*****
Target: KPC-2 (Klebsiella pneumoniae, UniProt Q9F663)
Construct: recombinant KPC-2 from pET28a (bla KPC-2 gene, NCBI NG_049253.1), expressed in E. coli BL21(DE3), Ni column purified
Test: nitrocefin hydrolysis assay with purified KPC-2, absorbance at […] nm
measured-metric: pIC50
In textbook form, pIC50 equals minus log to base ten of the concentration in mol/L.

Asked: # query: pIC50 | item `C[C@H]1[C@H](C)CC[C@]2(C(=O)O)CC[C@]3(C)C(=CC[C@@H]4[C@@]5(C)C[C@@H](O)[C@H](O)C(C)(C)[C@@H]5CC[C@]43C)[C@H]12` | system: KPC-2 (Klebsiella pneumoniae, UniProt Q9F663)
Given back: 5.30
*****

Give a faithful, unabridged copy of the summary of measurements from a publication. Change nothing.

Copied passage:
Target: KPC-2 (Klebsiella pneumoniae, UniProt Q9F663)
Construct: recombinant KPC-2 from pET28a (bla KPC-2 gene, NCBI NG_049253.1), expressed in E. coli BL21(DE3), Ni column purified
Test: nitrocefin hydrolysis assay with purified KPC-2, absorbance at […] nm
measured-metric: pIC50
In textbook form, pIC50 equals minus log to base ten of the concentration in mol/L.

Asked: # query: pIC50 | item `C[C@H]1[C@H](C)CC[C@]2(C(=O)O)CC[C@]3(C)C(=CC[C@@H]4[C@@]5(C)C[C@@H](O)[C@H](O)C(C)(C)[C@@H]5CC[C@]43C)[C@H]12` | system: KPC-2 (Klebsiella pneumoniae, UniProt Q9F663)
Given back: 5.30